Tag Archive

historic preservation

PastForward: Places, voices, and livability

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Photo credit: David Keith Photography

This past fall in Houston, the National Trust for Historic Preservation gathered for its annual conference, PastForward. One of the key features of the conference is a series of marquee presentations called TrustLive. TrustLive presentations often feature a single speaker followed by a short panel discussion on a topic relevant to today’s preservation movement. Read More

The fifty-year stumbling block

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Editor’s note: This post continues a series commemorating the anniversary of the National Historic Preservation Act by examining a past article published in The Public Historian, describing its significance and relating it to contemporary conversations in historic preservation. 

The Beauvoir Estate, the home of Jefferson Davis, president of the Confederacy, seven months after suffering damage during Hurricane Katrina. Source: FEMA

The Beauvoir Estate, the home of Jefferson Davis, president of the Confederacy, seven months after suffering damage during Hurricane Katrina. 

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Building the public trust: Preservation’s middle age?

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Editor’s note: This post continues a series commemorating the anniversary of the National Historic Preservation Act by examining a past article published in The Public Historian, describing its significance and relating it to contemporary conversations in historic preservation.

Brucemore in Cedar Rapids, Iowa, was bequeathed to the National Trust for Historic Preservation in 1981.

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Harvesting the romance of the past

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Editor’s note: This post continues a series commemorating the anniversary of the National Historic Preservation Act by examining a past article published in The Public Historian, describing its significance, and relating it to contemporary conversations in historic preservation.

Growing up as an American Indian boy in Oklahoma, I struggled every April 22nd with “89er Day,” an elementary school mini-holiday that celebrated the 1889 opening of central Oklahoma to white settlement. Read More

Above ground, below ground, on the ground: CRM in practice

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Editor’s note: This post continues a series commemorating the anniversary of the National Historic Preservation Act by examining a past article published in The Public Historian, describing its significance, and relating it to contemporary conversations in historic preservation.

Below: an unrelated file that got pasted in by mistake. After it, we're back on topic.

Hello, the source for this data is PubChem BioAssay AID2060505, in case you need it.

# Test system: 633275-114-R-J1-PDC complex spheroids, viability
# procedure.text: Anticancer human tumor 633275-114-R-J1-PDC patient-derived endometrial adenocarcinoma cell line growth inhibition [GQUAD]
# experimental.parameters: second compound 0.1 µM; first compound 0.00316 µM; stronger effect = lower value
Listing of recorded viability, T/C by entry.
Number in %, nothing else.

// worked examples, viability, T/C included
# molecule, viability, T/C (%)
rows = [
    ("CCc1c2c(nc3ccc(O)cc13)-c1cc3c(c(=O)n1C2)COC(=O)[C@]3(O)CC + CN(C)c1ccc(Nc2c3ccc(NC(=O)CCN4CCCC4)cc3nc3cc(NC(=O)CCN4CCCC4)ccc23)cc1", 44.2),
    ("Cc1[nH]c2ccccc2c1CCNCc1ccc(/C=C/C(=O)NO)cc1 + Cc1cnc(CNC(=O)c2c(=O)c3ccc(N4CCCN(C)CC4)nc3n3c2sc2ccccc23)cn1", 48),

Locations speak to multiple generations, cultures, and time periods. Read More

An uneasy fit: History in historic preservation

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800px-Fbi_headquarters

The FBI Headquarters Building in Washington, DC, is an example of Brutalist architecture that is under scrutiny to determine if it should be saved. Photo credit: Wikimedia Commons

Editor’s note: This post continues a series commemorating the anniversary of the National Historic Preservation Act by examining a past article published in The Public Historian, describing its significance, and relating it to contemporary conversations in historic preservation. Read More

Can historians help planners make better futures?

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Editor’s note: The National Historic Preservation Act will turn 50 in 2016. While this is a time to celebrate how the NHPA has transformed public history, it’s also an appropriate moment to convene a national conversation on the Act, its legacy, and its future. Read More

Preserve historic properties by selling them

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We’ve all no doubt heard the line thrown back at us: “If you preservationists don’t want this building torn down, then why aren’t you putting your own money into it? How dare you tell a private owner that he can’t tear it down?” A quick keyword search for “preservationists” in my local newspaper provides examples aplenty of variants on these questions. Read More